When the Rev. Billy Graham died on Wednesday, the news received comparatively little coverage compared to the impact he made on millions of lives. I was disappointed with that, but not really surprised. The news cycle moves at a feverish pace these days, and the passing of a Christian evangelist — even one so singularly significant as Rev. Graham — is easily dismissed in a culture determined to push Christianity to the fringes.
Instead of pausing to remember this legendary man of God, our media remained fixated on gun laws in the wake of still another mass shooting. We continue to recycle the same responses to these tragedies — that we must have stricter gun laws, and that we have neglected our mentally ill for far too long. On the day Mr. Graham died, I wished he could have been able to speak on the issue.
I believe he might have said that too many “experts” are ignoring the deeper answer. I believe he might have counseled our nation to look inward on itself and to ponder the contributions of our culture toward this madness. Is it not a culture that glorifies the self? Do we not raise our kids on violent and destructive movies, and television shows with insipid themes devoid of meaning? Have we not taken morality out of the schools? Have not the institutions that we once respected gone haywire? What must it be like to be a young person in this climate, where spiritual truths are trampled upon and persons who still believe in biblical values are told to shut up and join the revolution?
This morning as I listened to a podcast from Dr. Ravi Zacharias, a world-traveled Christian apologist, he recalled the great Russian novelist and historian, Aleksandr Solzhenitsyn (1918-2008), who said that when he was very young, he often heard his father comment on why the world had gone so mad. His father, he said, always had one answer: “It’s because we have forgotten God.”
Solzhenitsyn said he didn’t think much about his father’s theory until he was older. But as he matured, he began to give the very same answer to those who asked.
Billy Graham was America’s best-known and most respected evangelist for more than 60 years. He greatly influenced not just America, but the world. He packed stadiums in the world’s largest cities. In his “global crusade” in Puerto Rico in 1995, his sermons were translated into 48 languages and transmitted by satellite to 185 countries.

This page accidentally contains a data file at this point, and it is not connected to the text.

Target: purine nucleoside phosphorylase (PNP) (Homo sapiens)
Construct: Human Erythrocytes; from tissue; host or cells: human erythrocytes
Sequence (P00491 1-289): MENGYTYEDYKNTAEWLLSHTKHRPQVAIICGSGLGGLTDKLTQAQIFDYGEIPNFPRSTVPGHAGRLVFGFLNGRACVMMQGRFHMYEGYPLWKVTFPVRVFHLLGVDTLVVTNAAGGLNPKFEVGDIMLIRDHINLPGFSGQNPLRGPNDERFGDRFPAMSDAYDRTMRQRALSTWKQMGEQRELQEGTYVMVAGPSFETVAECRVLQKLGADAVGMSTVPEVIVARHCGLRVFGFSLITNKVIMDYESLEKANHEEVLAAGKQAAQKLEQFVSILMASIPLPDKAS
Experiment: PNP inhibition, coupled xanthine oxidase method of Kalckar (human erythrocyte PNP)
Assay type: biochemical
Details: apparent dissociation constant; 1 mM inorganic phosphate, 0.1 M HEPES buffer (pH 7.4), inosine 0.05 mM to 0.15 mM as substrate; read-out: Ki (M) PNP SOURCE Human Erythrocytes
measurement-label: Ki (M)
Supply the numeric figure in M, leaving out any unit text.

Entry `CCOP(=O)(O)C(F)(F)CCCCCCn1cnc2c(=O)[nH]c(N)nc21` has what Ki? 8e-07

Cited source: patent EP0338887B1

I was born into a family of Baptists in Allendorf, Iowa, (Graham was also a Baptist) and we watched the famous evangelist on television on numerous occasions. Each time he spoke, he asked listeners who considered making a decision for Jesus Christ to make a public confession of faith by walking down the stadium aisles to where he stood. His message was to repent and be born again. During his life, millions were moved.
He was called “America’s Pastor” and he counseled many U.S. presidents. Respected all around the world for his eloquent message and his unswerving devotion to his faith, he was even welcomed by Kim Il-sung of North Korea.
Mr. Graham, of course, had his detractors. It was often said that his message was too simplistic; that he too often ignored the complex societal issues of the day.
Perhaps they had a point. But perhaps not so much. I, and I believe millions of others, will remember Billy Graham admiringly as a man who, throughout his public career, never wavered from a life devoted to preaching the biblical Christian message — as he saw it — with conviction and power. In a world today where all too many people are living as though all truth is relative, it can be said that Billy Graham adhered to the truth, as he believed it, without wavering.